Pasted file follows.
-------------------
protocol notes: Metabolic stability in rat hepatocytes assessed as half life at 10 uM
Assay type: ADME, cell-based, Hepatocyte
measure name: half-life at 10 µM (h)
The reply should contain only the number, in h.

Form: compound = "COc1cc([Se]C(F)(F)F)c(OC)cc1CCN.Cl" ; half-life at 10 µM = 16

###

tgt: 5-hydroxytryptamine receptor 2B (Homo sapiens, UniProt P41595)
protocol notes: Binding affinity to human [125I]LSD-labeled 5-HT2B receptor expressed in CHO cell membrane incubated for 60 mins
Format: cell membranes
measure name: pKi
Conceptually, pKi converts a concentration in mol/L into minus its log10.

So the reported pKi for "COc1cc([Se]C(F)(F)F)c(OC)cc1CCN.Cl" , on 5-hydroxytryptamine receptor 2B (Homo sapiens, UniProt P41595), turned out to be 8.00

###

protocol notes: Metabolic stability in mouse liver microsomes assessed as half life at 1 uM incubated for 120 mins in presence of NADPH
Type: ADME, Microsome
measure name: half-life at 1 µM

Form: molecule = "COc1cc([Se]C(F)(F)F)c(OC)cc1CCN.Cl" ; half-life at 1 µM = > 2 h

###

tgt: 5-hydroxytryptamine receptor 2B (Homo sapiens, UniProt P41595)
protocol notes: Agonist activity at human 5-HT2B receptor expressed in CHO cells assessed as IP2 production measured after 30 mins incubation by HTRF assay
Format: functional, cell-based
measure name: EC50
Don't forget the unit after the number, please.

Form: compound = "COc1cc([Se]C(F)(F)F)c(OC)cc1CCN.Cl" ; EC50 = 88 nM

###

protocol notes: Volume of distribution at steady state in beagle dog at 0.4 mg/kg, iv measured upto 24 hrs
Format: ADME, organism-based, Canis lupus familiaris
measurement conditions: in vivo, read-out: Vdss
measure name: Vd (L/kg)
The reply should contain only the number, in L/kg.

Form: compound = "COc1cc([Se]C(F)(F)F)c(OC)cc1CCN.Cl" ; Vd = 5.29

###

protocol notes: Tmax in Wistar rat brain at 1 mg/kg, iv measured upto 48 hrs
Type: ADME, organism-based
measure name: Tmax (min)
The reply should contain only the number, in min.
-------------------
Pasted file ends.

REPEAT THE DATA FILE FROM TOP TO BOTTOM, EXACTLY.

protocol notes: Metabolic stability in rat hepatocytes assessed as half life at 10 uM
Assay type: ADME, cell-based, Hepatocyte
measure name: half-life at 10 µM (h)
The reply should contain only the number, in h.

Form: compound = "COc1cc([Se]C(F)(F)F)c(OC)cc1CCN.Cl" ; half-life at 10 µM = 16

###

tgt: 5-hydroxytryptamine receptor 2B (Homo sapiens, UniProt P41595)
protocol notes: Binding affinity to human [125I]LSD-labeled 5-HT2B receptor expressed in CHO cell membrane incubated for 60 mins
Format: cell membranes
measure name: pKi
Conceptually, pKi converts a concentration in mol/L into minus its log10.

So the reported pKi for "COc1cc([Se]C(F)(F)F)c(OC)cc1CCN.Cl" , on 5-hydroxytryptamine receptor 2B (Homo sapiens, UniProt P41595), turned out to be 8.00

###

protocol notes: Metabolic stability in mouse liver microsomes assessed as half life at 1 uM incubated for 120 mins in presence of NADPH
Type: ADME, Microsome
measure name: half-life at 1 µM

Form: molecule = "COc1cc([Se]C(F)(F)F)c(OC)cc1CCN.Cl" ; half-life at 1 µM = > 2 h

###

tgt: 5-hydroxytryptamine receptor 2B (Homo sapiens, UniProt P41595)
protocol notes: Agonist activity at human 5-HT2B receptor expressed in CHO cells assessed as IP2 production measured after 30 mins incubation by HTRF assay
Format: functional, cell-based
measure name: EC50
Don't forget the unit after the number, please.

Form: compound = "COc1cc([Se]C(F)(F)F)c(OC)cc1CCN.Cl" ; EC50 = 88 nM

###

protocol notes: Volume of distribution at steady state in beagle dog at 0.4 mg/kg, iv measured upto 24 hrs
Format: ADME, organism-based, Canis lupus familiaris
measurement conditions: in vivo, read-out: Vdss
measure name: Vd (L/kg)
The reply should contain only the number, in L/kg.

Form: compound = "COc1cc([Se]C(F)(F)F)c(OC)cc1CCN.Cl" ; Vd = 5.29

###

protocol notes: Tmax in Wistar rat brain at 1 mg/kg, iv measured upto 48 hrs
Type: ADME, organism-based
measure name: Tmax (min)
The reply should contain only the number, in min.